Greg Gordon recently wrote a fantastic article for the McClatchy Newspapers, in which he discussed how former Treasury Secretary Hank Paulson failed to take any action to curb risky mortgage lending.  It should come as no surprise that Paulson’s nonfeasance in this area worked to the benefit of Goldman Sachs, where Paulson had presided as CEO for the eight years prior to his taking office as Treasury Secretary on July 10, 2006.  Greg Gordon’s article provided an interesting timeline to illustrate Paulson’s role in facilitating the subprime mortgage crisis:

In his eight years as Goldman’s chief executive, Paulson had presided over the firm’s plunge into the business of buying up subprime mortgages to marginal borrowers and then repackaging them into securities, overseeing the firm’s huge positions in what became a fraud-infested market.

During Paulson’s first 15 months as the treasury secretary and chief presidential economic adviser, Goldman unloaded more than $30 billion in dicey residential mortgage securities to pension funds, foreign banks and other investors and became the only major Wall Street firm to dramatically cut its losses and exit the housing market safely.  Goldman also racked up billions of dollars in profits by secretly betting on a downturn in home mortgage securities.

By now, the rest of that painful story has become a burden for everyone in America and beyond.  Paulson tried to undo the damage to Goldman and the other insolvent, “too big to fail” banks at taxpayer expense with the TARP bailouts.  When President Obama assumed office in January of 2009, his first order of business was to ignore the advice of Adam Posen (“Temporary Nationalization Is Needed to Save the U.S. Banking System”) and Professor Matthew Richardson.  The consequences of Obama’s failure to put those “zombie banks” through temporary receivership were explained by Karen Maley of the Business Spectator website:

Ireland has at least faced up to the consequences of the reckless lending, unlike the United States.  The Obama administration has adopted a muddle-through approach, hoping that a recovery in housing prices might mean that the big US banks can avoid recognising crippling property losses.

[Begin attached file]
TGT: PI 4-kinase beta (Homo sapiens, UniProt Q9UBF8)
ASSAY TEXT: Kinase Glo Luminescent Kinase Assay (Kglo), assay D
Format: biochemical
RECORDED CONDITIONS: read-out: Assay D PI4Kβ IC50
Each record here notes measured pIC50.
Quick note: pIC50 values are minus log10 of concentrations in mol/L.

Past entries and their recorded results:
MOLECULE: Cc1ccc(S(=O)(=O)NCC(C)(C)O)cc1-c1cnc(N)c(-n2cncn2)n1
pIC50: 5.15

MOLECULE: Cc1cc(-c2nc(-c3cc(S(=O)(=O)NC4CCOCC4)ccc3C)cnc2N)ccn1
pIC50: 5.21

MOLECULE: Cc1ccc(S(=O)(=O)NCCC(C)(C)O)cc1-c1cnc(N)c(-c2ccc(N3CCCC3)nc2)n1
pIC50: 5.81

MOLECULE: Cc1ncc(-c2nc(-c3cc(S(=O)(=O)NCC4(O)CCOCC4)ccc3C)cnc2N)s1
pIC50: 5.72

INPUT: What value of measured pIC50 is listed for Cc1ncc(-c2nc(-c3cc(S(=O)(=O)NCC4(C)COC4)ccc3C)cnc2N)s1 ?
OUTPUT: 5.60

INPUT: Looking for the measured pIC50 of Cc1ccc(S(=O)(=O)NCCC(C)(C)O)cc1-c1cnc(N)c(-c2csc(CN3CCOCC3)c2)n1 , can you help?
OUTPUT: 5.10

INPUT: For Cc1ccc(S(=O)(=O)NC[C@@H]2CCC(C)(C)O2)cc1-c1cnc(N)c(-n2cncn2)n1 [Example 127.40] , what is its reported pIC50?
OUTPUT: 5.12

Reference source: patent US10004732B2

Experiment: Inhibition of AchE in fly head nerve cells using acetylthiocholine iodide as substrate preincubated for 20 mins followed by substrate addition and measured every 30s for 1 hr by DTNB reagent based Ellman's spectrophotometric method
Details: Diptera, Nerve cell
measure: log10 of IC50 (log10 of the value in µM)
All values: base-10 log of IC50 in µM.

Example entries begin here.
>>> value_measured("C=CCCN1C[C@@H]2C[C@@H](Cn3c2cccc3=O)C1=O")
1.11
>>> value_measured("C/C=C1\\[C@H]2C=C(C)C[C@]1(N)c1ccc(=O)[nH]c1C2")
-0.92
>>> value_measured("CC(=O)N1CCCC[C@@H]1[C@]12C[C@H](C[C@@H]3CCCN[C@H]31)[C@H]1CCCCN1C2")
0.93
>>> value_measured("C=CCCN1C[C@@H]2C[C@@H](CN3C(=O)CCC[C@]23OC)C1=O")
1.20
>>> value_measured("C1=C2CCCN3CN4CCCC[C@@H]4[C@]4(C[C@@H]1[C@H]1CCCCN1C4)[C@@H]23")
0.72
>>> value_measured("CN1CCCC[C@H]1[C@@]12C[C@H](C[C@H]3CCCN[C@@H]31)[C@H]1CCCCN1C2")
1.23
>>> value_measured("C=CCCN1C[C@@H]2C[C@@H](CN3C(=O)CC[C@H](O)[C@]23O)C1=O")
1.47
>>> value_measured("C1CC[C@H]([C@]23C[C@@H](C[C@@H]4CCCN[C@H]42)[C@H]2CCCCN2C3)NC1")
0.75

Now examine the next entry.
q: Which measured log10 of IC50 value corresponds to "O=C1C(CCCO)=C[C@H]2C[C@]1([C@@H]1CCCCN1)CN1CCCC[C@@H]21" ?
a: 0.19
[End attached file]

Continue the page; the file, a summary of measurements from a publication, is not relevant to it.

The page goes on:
*   *   *

Leading US bank analyst, Chris Whalen, co-founder of Institutional Risk Analytics, has warned that the banks are struggling to cope with the mountain of problem home loans and delinquent commercial property loans.  Whalen estimates that the big US banks have restructured less than a quarter of their delinquent commercial and residential real estate loans, and the backlog of problem loans is growing.

This is eroding bank profitability, because they are no longer collecting interest on a huge chunk of their loan book.  At the same time, they also face higher administration and legal costs as they deal with the problem property loans.

Banks nursing huge portfolios of problem loans become reluctant to make new loans, which chokes off economic activity.

Ultimately, Whalen warns, the US government will have to bow to the inevitable and restructure some of the major US banks.  At that point the US banking system will have to recognise hundreds of billions of dollars in losses from the deflation of the US mortgage bubble.

If Whalen is right, Ireland is a template of what lies ahead for the US.

Chris Whalen’s recent presentation, “Pictures of Deflation” is downright scary and I’m amazed that it has not been receiving the attention it deserves.  Surprisingly — and ironically – one of the only news sources discussing Whalen’s outlook has been that peerless font of stock market bullishness:  CNBC.   Whalen was interviewed on CNBC’s Fast Money program on October 8.  You can see the video here.  The Whalen interview begins at 7 minutes into the clip.  John Carney (formerly of The Business Insider website) now runs the NetNet blog for CNBC, which featured this interview by Lori Ann LoRocco with Chris Whalen and Jim Rickards, Senior Managing Director of Market Intelligence at Omnis, Inc.  Here are some tidbits from this must-read interview:

LL:  Chris, when are you expecting the storm to hit?